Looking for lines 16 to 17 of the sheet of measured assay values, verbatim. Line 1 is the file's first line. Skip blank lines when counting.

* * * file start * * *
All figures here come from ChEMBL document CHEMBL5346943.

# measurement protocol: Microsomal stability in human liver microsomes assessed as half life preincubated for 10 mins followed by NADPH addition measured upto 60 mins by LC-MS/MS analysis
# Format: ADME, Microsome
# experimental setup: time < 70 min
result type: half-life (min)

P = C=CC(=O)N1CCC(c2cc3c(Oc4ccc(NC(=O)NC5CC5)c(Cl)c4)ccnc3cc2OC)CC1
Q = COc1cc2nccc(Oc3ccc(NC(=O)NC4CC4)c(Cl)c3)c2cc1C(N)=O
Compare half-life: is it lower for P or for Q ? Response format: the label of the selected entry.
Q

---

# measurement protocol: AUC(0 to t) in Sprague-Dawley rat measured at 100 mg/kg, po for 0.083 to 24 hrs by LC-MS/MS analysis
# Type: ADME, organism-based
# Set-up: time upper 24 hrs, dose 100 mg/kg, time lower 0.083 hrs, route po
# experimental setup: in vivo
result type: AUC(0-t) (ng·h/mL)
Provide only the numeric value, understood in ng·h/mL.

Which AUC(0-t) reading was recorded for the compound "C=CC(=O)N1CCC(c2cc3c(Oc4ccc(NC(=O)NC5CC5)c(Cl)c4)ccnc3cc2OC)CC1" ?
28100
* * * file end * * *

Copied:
Provide only the numeric value, understood in ng·h/mL.

Which AUC(0-t) reading was recorded for the compound "C=CC(=O)N1CCC(c2cc3c(Oc4ccc(NC(=O)NC5CC5)c(Cl)c4)ccnc3cc2OC)CC1" ?